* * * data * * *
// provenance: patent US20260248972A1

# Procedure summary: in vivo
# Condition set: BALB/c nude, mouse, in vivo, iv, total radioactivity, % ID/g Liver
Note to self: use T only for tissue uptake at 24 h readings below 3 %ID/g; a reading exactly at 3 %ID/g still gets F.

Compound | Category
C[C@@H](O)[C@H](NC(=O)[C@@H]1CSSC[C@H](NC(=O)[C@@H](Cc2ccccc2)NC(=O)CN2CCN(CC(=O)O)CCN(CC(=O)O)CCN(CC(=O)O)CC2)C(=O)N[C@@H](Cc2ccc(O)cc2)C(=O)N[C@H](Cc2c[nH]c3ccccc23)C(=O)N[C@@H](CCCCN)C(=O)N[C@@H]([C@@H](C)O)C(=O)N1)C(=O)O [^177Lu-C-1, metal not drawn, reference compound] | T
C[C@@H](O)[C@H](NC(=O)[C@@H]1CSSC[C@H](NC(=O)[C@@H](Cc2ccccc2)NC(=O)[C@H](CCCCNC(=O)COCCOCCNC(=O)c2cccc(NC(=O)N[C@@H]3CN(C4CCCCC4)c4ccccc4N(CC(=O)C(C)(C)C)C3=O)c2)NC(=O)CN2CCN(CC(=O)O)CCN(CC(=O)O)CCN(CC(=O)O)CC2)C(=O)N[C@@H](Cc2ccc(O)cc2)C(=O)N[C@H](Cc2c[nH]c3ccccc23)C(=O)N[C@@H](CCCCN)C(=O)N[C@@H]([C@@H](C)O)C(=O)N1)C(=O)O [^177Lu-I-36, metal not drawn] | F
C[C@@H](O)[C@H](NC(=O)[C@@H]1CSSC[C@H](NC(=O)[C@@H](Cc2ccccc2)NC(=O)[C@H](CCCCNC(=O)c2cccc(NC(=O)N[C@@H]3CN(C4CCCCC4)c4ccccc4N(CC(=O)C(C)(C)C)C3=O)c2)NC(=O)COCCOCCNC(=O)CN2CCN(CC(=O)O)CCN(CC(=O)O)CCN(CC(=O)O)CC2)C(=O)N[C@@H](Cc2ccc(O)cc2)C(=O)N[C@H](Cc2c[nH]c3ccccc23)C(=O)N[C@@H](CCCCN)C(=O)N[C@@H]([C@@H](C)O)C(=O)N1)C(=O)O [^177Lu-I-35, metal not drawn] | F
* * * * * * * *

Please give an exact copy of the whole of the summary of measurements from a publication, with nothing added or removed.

// provenance: patent US20260248972A1

# Procedure summary: in vivo
# Condition set: BALB/c nude, mouse, in vivo, iv, total radioactivity, % ID/g Liver
Note to self: use T only for tissue uptake at 24 h readings below 3 %ID/g; a reading exactly at 3 %ID/g still gets F.

Compound | Category
C[C@@H](O)[C@H](NC(=O)[C@@H]1CSSC[C@H](NC(=O)[C@@H](Cc2ccccc2)NC(=O)CN2CCN(CC(=O)O)CCN(CC(=O)O)CCN(CC(=O)O)CC2)C(=O)N[C@@H](Cc2ccc(O)cc2)C(=O)N[C@H](Cc2c[nH]c3ccccc23)C(=O)N[C@@H](CCCCN)C(=O)N[C@@H]([C@@H](C)O)C(=O)N1)C(=O)O [^177Lu-C-1, metal not drawn, reference compound] | T
C[C@@H](O)[C@H](NC(=O)[C@@H]1CSSC[C@H](NC(=O)[C@@H](Cc2ccccc2)NC(=O)[C@H](CCCCNC(=O)COCCOCCNC(=O)c2cccc(NC(=O)N[C@@H]3CN(C4CCCCC4)c4ccccc4N(CC(=O)C(C)(C)C)C3=O)c2)NC(=O)CN2CCN(CC(=O)O)CCN(CC(=O)O)CCN(CC(=O)O)CC2)C(=O)N[C@@H](Cc2ccc(O)cc2)C(=O)N[C@H](Cc2c[nH]c3ccccc23)C(=O)N[C@@H](CCCCN)C(=O)N[C@@H]([C@@H](C)O)C(=O)N1)C(=O)O [^177Lu-I-36, metal not drawn] | F
C[C@@H](O)[C@H](NC(=O)[C@@H]1CSSC[C@H](NC(=O)[C@@H](Cc2ccccc2)NC(=O)[C@H](CCCCNC(=O)c2cccc(NC(=O)N[C@@H]3CN(C4CCCCC4)c4ccccc4N(CC(=O)C(C)(C)C)C3=O)c2)NC(=O)COCCOCCNC(=O)CN2CCN(CC(=O)O)CCN(CC(=O)O)CCN(CC(=O)O)CC2)C(=O)N[C@@H](Cc2ccc(O)cc2)C(=O)N[C@H](Cc2c[nH]c3ccccc23)C(=O)N[C@@H](CCCCN)C(=O)N[C@@H]([C@@H](C)O)C(=O)N1)C(=O)O [^177Lu-I-35, metal not drawn] | F